FIG. 4 illustrates another embodiment capacitor construction and method. Like numerals from FIG. 1 are utilized where appropriate, with differences indicated by the suffix “c”, or by different numerals. Wafer fragment 10 c includes a capacitor construction 25 c having first and second capacitor plates 26 and 32, like those of the first-described embodiment. Wafer fragment 10 c further comprises a substrate 12 having an electrical node location 14 provided therein, and an electrical interconnect 20 and extending from node location 14 to first capacitor plate 26. Wafer fragment 10 c differs from wafer fragment 10 (FIG. 1) of the first embodiment in that wafer fragment 10 c comprises a diffusion barrier layer 60 between interconnect 20 and first capacitor plate 26. In exemplary embodiments, interconnect 20 will comprise or consist essentially of conductively doped polysilicon, and capacitor plates 26 and 32 will comprise non-polysilicon materials, such as, for example, W, WNx, Pt, Ru, Ir, RuOx, IrOx, or titanium nitride. Further, in such exemplary embodiments, dielectric layer 28 will comprise one or more of Ta2O5, BST, or PZT. As discussed above in the “Background” section of this disclosure, components of such dielectric materials can problematically diffuse outwardly from the dielectric materials and into other materials proximate the dielectric materials. It is found that diffusion into non-polysilicon materials can be less problematic than diffusion into polysilicon materials. Accordingly, the placement of diffusion barrier layer 60 between a polysilicon-comprising interconnect 20 and first capacitor plate 26 can alleviate or prevent the problematic diffusion of components from dielectric layer 28 into the polysilicon-comprising interconnect. Diffusion of components from dielectric material 28 can be further alleviated utilizing a diffusion barrier layer provided between one or both of the capacitor electrodes (26 and 32) and dielectric barrier layer 28, utilizing methodologies discussed above with reference to FIGS. 1-3. Accordingly, the invention encompasses other embodiments (not shown) wherein diffusion barrier layers are provided both between interconnect 20 and first capacitor electrode 26, and between one or both of electrodes 26 and 32 and barrier layer 28.

Barrier layer 60 can be formed by methods identical to those discussed above with reference to FIG. 1 for formation of barrier layer 30.

Referring to FIG. 5, another alternate embodiment capacitor construction and method are described. Like numerals from FIG. 1 are utilized where appropriate, with differences being indicated by the suffix “d” or by different numerals. Wafer fragment 10 d includes a capacitor construction 25 d that is formed into a container-type shape. Specifically, wafer fragment 10 d comprises an insulative material 16 d having a widened opening 68 provided therein and over interconnect 20. Widened opening 68 can be formed by conventional methods. Capacitor construction 25 d is formed within widened opening 68, and comprises a diffusion barrier layer 70, a first capacitor electrode 26 d, a dielectric layer 28 d, and a second capacitor electrode 32 d. Diffusion barrier layer 70, first capacitor electrode 26 d, dielectric layer 28 d, and second capacitor electrode 32 d can comprise materials identical to those discussed above with reference to FIG. 1 as being incorporated within diffusion barrier layer 30, first capacitor electrode 26, dielectric layer 28 and second capacitor electrode 32, respectively. Capacitor 25 d, like the above-discussed capacitor 25 c (FIG. 4) comprises a diffusion barrier layer between a first capacitor electrode and a conductive interconnect. Accordingly, the descriptions of the utility of diffusion barrier layer 60 (FIG. 4) apply also to diffusion barrier layer 70 of FIG. 5.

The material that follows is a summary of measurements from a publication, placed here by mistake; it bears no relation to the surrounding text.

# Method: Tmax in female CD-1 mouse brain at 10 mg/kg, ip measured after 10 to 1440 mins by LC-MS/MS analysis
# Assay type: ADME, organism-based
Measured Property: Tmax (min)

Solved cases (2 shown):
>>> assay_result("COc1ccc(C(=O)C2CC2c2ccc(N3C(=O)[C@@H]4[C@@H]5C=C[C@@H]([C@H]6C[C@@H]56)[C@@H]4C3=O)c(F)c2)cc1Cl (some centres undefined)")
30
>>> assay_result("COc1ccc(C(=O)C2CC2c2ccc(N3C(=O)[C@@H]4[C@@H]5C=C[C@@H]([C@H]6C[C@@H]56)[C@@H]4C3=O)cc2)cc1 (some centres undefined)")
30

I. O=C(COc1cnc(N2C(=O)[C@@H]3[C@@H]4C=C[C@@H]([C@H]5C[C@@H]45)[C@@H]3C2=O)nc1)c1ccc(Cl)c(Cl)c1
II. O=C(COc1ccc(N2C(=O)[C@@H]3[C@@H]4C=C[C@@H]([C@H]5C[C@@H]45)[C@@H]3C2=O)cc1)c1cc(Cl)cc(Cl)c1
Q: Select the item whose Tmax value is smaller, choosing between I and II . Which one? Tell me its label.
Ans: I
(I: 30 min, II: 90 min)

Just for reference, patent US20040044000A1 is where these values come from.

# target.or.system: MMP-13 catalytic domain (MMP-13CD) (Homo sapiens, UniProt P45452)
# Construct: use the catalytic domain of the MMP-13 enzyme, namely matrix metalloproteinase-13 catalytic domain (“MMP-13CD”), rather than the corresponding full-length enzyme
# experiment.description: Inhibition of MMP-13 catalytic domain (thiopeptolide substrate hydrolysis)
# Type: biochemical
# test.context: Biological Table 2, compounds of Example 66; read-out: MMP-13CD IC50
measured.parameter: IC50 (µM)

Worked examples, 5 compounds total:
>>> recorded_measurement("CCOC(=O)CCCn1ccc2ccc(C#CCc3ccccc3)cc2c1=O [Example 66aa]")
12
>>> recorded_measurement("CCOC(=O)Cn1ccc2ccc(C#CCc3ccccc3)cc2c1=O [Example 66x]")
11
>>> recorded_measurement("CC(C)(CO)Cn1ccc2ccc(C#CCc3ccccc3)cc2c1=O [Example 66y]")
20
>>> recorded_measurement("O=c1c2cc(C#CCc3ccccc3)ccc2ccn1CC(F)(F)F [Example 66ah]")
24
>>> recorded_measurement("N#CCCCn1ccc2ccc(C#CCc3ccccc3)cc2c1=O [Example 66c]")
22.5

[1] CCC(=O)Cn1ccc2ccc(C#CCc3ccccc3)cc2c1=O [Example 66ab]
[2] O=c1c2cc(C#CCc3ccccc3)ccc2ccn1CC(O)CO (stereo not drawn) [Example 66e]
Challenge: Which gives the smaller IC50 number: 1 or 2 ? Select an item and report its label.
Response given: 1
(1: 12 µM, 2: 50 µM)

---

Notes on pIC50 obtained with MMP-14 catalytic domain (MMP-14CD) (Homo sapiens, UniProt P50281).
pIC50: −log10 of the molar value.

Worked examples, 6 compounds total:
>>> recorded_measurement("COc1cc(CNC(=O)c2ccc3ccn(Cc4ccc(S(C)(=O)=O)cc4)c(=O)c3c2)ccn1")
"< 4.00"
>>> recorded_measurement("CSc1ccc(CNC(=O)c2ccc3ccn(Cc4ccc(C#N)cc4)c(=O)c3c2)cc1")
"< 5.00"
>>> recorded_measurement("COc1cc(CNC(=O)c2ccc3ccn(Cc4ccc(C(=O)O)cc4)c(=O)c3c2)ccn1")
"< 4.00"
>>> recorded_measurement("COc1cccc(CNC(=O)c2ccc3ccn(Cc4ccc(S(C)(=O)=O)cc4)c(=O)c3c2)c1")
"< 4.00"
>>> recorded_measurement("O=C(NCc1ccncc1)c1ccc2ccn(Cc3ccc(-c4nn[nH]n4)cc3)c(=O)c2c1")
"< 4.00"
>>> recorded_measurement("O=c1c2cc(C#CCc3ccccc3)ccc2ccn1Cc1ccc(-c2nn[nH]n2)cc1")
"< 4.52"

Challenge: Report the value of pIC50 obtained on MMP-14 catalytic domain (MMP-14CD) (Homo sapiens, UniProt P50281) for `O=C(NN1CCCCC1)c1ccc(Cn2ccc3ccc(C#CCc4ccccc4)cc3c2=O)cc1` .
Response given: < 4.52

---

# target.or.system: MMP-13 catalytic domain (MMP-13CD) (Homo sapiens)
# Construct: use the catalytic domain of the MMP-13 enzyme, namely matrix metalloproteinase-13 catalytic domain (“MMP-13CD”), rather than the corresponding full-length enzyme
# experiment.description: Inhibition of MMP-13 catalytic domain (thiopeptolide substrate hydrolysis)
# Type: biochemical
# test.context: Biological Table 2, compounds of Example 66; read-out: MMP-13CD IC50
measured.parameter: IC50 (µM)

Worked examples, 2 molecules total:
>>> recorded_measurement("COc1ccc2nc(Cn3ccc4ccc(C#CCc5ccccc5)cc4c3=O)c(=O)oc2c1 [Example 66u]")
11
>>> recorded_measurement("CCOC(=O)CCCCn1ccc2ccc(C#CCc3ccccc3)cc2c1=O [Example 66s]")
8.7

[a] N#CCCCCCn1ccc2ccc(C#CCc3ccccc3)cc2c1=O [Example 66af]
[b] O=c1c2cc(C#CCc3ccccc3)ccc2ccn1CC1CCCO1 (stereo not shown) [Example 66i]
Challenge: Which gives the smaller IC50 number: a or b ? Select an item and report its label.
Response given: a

In the above-described embodiments, the materials QxRySz and QxRySz(B) are described with application to capacitor constructions. It is to be understood, however, that the shown capacitor constructions are merely exemplary semiconductor circuit structures which can incorporate the material QxRySz(B). Accordingly, this disclosure is not to be limited to incorporation of such material into capacitor constructions, except to the extent that such is expressly indicated in the claims that follow. Other semiconductor circuit structures that can incorporate QxRySz and/or QxRySz (B) are, for example, resistors. A level of resistance can be adjusted by adjusting the relative concentrations of Q, R, S and/or B. For instance, if S is nitrogen, the resistors will have a higher conductance than if S is oxygen, or a mixture of oxygen and nitrogen. The level of resistance can also be adjusted by treating the QxRySz and/or QxRySz(B) with a nitrogen-containing plasma. Longer plasma treatments can result in QxRySz and/or QxRySz (B) materials having less carbon, and thus lower resistance.

Another utilization of QxRySz and QxRySz (B) materials of the present invention is as barrier layers between, for example, insulative materials (such as, for example, BPSG or silicon dioxide) and metal-comprising conductive materials of, for example, conductive lines. Such barrier layers can alleviate reaction of, for example, oxygen from the insulative materials with metals of the conductive lines. As oxidation of the metals of the conductive lines can reduce conductance, the barrier layers can improve performance of conductive lines relative to lines formed directly against insulative materials.

In compliance with the statute, the invention has been described in language more or less specific as to structural and methodical features. It is to be understood, however, that the invention is not limited to the specific features shown and described, since the means herein disclosed comprise preferred forms of putting the invention into effect. The invention is, therefore, claimed in any of its forms or modifications within the proper scope of the appended claims appropriately interpreted in accordance with the doctrine of equivalents.

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Classifications
U.S. Classification438/239, 257/E21.021, 438/261, 257/E21.01, 438/240, 438/253, 257/E21.168, 257/E21.009
International ClassificationH01L21/02, H01L21/768, H01L21/285
Cooperative ClassificationH01L21/7687, H01L21/76856, H01L21/28568, H01L28/55, H01L28/75, H01L21/76862, H01L28/56
European ClassificationH01L28/56, H01L28/55, H01L28/75, H01L21/768C3D4B, H01L21/768C3D2B, H01L21/768C3K